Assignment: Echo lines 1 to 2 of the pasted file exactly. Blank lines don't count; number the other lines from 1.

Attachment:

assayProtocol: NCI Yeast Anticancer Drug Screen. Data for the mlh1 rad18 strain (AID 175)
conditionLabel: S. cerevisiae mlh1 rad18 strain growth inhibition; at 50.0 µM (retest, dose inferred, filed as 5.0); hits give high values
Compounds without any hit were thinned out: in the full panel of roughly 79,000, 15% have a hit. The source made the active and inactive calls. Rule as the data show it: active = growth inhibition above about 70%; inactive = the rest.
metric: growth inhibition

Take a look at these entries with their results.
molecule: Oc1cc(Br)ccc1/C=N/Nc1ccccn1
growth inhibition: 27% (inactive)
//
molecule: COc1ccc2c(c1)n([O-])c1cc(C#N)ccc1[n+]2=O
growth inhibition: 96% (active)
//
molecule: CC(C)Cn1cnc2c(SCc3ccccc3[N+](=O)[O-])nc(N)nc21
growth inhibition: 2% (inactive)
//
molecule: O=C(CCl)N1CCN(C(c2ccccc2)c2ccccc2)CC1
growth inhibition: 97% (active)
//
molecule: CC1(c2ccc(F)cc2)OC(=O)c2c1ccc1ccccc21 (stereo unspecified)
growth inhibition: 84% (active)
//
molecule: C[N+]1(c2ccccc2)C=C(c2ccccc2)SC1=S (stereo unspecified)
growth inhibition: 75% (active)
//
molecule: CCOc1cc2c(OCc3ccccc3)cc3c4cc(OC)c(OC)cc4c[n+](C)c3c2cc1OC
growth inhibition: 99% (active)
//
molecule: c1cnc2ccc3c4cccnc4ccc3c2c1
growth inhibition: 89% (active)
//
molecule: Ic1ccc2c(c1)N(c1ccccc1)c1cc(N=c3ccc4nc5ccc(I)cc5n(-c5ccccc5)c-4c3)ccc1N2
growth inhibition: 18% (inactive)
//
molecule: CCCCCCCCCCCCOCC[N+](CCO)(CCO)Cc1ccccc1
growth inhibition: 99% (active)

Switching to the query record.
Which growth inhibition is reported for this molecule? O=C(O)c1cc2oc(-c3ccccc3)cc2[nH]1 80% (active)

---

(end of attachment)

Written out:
assayProtocol: NCI Yeast Anticancer Drug Screen. Data for the mlh1 rad18 strain (AID 175)
conditionLabel: S. cerevisiae mlh1 rad18 strain growth inhibition; at 50.0 µM (retest, dose inferred, filed as 5.0); hits give high values